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EXECUTIVE OVERVIEW

CLOUD CLIENTS AND

VIRTUAL CLIENTS

The Transformation of Virtual Desktops Through Mobility and Cloud Computing

Over the past three years, the technology we used to know as virtual desktop infrastructure has had to adapt rapidly to new trends in mobility and cloud computing. IT departments must now deal with multiple device types rather than a company-owned desktop, while the cloud is radically changing application delivery methods, as well as back-end infrastructure deployments.

DECEMBER 2013

451 RESEARCH:INFRASTRUCTURE COMPUTING FOR THE ENTERPRISE

© 2013 451 RESEARCH, LLC AND/OR ITS AFFILIATES. ALL RIGHTS RESERVED.

KEY FINDINGS

• Virtual desktop infrastructure (VDI) is now only one of many delivery models for the transformation of workspaces – a process being driven by the consumerization of IT, the proliferation of non-Windows devices, the rise of a mobile workforce, and a fundamental shift toward cloud computing.

• Recent technical advances have addressed most of the initial shortcomings of VDI in areas such as persistent desktops, storage cost and performance, the ability to replicate the PC experience convincingly, and the economics of licensing virtualized instances of Windows. • A coming wave of mobile applications will impact the enterprise to a much greater degree

than the need to support a diverse group of devices. The real pain will begin when IT must deal with hundreds of mobile apps accessing corporate data.

• The big opportunity now, which fits the cloud model well, derives from the rapid decline in the value of the Windows franchise. Increasingly, enterprise information workers use non-Windows devices, yet they will need to access non-Windows applications for some time to come.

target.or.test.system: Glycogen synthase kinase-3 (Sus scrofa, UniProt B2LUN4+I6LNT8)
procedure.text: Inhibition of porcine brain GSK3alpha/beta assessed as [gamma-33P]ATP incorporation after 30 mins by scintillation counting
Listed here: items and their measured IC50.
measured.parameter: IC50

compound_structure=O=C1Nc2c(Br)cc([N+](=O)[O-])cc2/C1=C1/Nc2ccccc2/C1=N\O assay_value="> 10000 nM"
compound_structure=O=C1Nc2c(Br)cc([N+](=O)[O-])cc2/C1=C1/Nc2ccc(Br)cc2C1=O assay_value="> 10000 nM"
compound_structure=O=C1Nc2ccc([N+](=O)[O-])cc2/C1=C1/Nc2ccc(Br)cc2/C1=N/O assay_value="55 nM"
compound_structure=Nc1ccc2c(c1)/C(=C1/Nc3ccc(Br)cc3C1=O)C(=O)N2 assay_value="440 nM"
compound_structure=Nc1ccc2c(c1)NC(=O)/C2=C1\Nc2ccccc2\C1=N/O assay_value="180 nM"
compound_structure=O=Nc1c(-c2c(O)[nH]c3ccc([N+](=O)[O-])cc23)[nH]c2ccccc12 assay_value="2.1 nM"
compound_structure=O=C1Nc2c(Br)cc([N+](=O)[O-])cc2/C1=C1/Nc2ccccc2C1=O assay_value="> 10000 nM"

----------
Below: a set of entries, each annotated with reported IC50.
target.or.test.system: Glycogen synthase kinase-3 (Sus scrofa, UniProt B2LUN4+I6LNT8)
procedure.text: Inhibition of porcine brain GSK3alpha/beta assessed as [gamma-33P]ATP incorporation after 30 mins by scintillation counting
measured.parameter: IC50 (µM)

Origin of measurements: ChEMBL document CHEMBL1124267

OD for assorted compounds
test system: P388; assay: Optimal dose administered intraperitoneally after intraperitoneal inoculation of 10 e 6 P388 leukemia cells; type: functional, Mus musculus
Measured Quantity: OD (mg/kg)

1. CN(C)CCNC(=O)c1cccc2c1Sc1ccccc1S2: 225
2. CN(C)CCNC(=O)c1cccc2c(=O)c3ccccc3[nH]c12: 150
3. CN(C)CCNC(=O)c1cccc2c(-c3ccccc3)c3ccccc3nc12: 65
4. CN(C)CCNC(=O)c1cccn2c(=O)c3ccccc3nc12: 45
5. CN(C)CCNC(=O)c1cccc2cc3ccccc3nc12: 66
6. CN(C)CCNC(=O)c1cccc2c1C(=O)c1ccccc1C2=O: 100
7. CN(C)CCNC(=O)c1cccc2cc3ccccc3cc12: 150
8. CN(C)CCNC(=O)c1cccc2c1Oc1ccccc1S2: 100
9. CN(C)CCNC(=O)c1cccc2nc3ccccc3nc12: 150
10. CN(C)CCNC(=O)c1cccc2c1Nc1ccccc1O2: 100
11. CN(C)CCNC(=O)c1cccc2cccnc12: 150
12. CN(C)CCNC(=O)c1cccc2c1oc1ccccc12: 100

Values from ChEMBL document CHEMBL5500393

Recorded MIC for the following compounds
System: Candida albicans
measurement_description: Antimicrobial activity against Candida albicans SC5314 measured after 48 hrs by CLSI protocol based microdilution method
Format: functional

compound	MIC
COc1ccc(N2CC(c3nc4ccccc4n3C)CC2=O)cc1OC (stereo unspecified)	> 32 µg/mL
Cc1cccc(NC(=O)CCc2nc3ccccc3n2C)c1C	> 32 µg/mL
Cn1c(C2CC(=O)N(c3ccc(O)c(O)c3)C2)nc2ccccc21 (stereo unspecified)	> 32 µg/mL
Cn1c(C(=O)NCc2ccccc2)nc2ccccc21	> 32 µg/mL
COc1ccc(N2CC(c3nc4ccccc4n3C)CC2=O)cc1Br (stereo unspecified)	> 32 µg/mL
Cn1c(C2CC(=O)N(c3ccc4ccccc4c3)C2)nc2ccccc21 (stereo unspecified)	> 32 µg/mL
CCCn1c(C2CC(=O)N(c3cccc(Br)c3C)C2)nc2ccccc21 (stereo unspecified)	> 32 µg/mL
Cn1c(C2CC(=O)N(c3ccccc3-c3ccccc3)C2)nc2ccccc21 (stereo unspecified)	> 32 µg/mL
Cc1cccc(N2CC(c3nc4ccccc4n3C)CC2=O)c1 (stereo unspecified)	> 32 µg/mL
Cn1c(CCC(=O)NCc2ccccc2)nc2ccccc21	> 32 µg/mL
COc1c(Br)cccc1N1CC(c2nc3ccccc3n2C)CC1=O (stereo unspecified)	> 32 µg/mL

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TITLE

Cloud Clients and Virtual Clients

ANALYST

John Abbott, Founder, Distinguished Analyst

RELEASE DATE

December 2013

LENGTH

26 pages

ABOUT THIS REPORT

Over the past three years, the technology we used to know as virtual desktop infrastructure (VDI) has had to adapt rapidly to new trends in mobility and cloud computing. IT departments must now deal with multiple device types rather than a company-owned desktop, while the cloud is radically changing application delivery methods, as well as back-end infrastructure deployments. This report covers the latest developments in virtual desktop technology and looks ahead to discuss how the market should evolve over the next 12-18 months.

VDI is now only one of many delivery models for the transforming of workspaces – a process driven by the consumerization of IT, the proliferation of non-Windows devices, the rise of a mobile workforce, and a fundamental shift toward cloud computing. This report aims to provide a deeper dive into the technology, vendors and use cases of desktop virtualization. It examines the two major new trends that are transforming VDI as we have known it: the need for enterprise IT to incorporate and manage mobile devices and their associated data; and the emerging opportunity of desktop-as-a-service.